Science, Tech & Environment

Yes, steak is expensive. But its true cost is even higher than you may think

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Credit: Katrin Morenz/Creative Commons

Steaks cooking in a skillet.

If you're an environmentally conscious eater, a new study says you face a pretty stark choice when you look at the menu.

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(This story is based on a radio interview. Listen to the full interview.)

It's not even meat versus vegetables: “Basically, it is really beef versus everything else,” says Gideon Eshel, a research professor in environmental science and physics at Bard College who co-authored the study.

Eshel and his group set out to measure the costs of producing beef, poultry and eggs, and the results were staggering. Producing 1 mega-calorie of beef — or 1,000 calories — requires about 150 square meters of land. By comparison, eggs or poultry require about five square meters.

And the numbers kept coming: The beef uses 1.6 cubic meters of water compared to about .1 cubic meters of water for eggs or poultry. Most shockingly, beef contributes to water pollution eight times more than eggs or poultry.

“A factor of eight is staggering,” Eshel says. “By comparison, a Prius is more efficient than a Hummer by barely a factor of two. A factor of eight is truly amazing.”

That's all big news because raising cattle is a big business in the US. According to the USDA, there are about 88 million head of cattle in the US — nearly one cow for every three people.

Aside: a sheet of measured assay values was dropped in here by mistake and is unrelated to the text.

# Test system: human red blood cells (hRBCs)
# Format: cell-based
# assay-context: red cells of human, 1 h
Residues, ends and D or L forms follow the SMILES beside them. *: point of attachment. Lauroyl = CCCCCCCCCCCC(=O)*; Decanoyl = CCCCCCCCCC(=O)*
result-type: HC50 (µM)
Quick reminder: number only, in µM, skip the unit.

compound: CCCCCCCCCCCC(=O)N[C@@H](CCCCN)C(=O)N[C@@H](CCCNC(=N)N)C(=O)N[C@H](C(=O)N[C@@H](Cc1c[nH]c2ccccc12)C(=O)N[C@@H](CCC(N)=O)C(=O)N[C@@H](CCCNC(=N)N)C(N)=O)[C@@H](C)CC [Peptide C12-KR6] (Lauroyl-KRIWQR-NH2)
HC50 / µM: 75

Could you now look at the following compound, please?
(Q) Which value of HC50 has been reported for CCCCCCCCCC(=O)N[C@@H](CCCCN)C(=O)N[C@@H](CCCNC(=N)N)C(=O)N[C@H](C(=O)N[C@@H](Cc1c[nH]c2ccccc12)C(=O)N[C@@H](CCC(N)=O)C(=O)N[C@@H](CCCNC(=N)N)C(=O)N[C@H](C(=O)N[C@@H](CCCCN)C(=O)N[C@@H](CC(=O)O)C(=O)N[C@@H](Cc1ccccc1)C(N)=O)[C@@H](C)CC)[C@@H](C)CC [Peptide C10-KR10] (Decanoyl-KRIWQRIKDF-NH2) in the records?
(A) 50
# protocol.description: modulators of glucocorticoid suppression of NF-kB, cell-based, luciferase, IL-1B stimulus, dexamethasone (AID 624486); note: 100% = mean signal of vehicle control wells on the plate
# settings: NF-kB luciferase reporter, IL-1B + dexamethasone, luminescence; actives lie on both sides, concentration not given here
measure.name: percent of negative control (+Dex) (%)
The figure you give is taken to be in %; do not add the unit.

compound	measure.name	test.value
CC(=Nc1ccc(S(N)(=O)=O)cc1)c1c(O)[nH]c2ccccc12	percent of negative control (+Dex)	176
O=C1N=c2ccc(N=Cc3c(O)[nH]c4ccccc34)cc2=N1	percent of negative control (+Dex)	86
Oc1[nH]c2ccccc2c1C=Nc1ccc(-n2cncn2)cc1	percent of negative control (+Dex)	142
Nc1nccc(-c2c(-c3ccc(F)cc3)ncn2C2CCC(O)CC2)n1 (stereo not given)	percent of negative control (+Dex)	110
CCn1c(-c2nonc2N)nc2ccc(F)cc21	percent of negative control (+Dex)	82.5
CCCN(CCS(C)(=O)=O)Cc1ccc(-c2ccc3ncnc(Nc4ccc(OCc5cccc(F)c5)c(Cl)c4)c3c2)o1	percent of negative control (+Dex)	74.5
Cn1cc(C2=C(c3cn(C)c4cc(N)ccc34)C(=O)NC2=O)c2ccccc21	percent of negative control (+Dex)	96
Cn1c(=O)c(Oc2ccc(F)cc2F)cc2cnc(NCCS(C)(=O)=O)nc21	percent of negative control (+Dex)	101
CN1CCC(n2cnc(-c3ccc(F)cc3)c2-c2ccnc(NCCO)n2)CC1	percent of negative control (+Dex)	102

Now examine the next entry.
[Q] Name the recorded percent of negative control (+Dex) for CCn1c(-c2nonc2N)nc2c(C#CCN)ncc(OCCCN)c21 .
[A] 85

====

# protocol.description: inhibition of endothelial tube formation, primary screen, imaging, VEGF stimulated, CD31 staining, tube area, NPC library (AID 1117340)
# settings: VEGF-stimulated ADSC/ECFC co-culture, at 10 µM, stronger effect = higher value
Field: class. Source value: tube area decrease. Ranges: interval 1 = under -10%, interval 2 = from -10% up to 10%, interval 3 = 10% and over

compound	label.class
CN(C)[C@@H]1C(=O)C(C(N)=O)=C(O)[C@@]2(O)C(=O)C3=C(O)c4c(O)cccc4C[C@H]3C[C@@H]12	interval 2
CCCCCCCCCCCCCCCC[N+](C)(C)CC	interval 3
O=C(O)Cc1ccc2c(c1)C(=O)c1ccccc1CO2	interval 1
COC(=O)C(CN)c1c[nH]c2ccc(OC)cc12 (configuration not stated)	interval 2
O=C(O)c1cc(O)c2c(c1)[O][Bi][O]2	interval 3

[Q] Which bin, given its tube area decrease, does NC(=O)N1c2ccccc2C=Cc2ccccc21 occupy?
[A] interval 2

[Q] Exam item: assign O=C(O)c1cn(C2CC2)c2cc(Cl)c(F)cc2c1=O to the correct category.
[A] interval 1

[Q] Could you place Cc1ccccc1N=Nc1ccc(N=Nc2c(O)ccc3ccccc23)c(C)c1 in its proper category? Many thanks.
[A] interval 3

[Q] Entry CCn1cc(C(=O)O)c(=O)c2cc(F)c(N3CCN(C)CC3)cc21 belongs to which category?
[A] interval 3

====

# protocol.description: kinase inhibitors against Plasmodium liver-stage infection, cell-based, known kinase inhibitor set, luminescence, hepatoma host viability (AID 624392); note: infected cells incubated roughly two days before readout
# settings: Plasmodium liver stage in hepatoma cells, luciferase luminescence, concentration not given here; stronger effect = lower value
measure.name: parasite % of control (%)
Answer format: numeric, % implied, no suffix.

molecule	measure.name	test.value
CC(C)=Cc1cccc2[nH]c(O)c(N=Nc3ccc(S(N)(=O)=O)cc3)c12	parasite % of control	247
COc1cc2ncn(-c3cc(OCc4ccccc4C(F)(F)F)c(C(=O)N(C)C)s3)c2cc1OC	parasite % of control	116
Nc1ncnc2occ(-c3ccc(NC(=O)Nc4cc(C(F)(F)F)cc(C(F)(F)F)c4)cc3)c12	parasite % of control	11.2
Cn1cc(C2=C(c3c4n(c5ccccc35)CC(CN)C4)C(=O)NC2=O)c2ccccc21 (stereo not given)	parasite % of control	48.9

Beef is so resource-intensive primarily because of its biology, Eshel explains. Cows are "ruminants" — animals that have multiple stomachs that break down foods like grass and release their nutrients. “Rumination is a really magical and very evolutionarily clever trick,” Eshel says. “It opens up a whole world of sustenance that is entirely unavailable to mono-gastric animals like ourselves. But the price that they pay for that is staggering inefficiency.”

In other words, cows are the least efficient means of converting food energy into protein for human consumption.

Eshel grew up on a kibbutz in Israel, where livestock outnumbered people 10 to one. He says he loved being a kid on a kibbutz, growing up among cows.

“[But] when it comes to calculations, you check your beliefs and your faith at the door,” Eshel says. “They have no room in the calculation; the calculation is entirely blind to politics or faith. It’s just numbers — and you do the math as you know best.”

There is still much we don't know, Eshel says. He points out that the US has just about a quarter of the population of China. Throw in India, he says, and the US population is almost trivial.

“To know what’s going on in the [rest of the] world, where agricultural practices are dramatically different, would certainly be interesting. I’m working now with other people on how to figure climate change into this."

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